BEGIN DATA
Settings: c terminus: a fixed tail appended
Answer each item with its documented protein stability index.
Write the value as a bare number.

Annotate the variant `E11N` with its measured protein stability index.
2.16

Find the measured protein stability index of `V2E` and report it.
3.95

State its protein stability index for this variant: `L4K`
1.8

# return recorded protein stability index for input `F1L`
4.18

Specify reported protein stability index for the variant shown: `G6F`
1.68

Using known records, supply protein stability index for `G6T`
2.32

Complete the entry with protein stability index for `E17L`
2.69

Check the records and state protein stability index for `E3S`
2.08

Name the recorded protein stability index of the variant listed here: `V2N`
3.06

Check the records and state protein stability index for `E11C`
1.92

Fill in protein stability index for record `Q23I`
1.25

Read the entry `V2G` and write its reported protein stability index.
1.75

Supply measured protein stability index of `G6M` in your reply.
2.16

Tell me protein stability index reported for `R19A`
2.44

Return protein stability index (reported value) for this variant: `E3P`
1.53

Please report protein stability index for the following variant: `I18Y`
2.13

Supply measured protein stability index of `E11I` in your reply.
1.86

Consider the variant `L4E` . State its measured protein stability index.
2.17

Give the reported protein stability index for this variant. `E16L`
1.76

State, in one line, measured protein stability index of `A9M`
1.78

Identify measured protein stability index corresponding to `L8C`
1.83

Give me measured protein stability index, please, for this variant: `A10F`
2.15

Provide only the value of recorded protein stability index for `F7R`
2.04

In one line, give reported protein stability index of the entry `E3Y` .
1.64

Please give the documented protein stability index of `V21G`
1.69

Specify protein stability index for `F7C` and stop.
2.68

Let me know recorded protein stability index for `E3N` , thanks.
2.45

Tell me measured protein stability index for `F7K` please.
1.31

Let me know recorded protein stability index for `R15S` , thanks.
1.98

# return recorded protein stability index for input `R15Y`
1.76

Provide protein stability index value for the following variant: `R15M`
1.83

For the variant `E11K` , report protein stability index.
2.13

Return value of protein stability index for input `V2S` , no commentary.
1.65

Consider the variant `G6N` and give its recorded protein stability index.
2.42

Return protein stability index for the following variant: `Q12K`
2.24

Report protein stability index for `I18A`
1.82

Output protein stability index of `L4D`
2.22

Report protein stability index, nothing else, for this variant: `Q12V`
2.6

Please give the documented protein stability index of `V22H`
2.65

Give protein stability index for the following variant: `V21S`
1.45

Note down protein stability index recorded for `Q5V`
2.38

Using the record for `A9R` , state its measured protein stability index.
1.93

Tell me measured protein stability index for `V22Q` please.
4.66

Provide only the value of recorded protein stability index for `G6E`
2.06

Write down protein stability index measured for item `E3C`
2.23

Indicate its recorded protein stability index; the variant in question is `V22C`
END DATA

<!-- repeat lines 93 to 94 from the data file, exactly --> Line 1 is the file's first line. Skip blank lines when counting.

2.23

Indicate its recorded protein stability index; the variant in question is `V22C`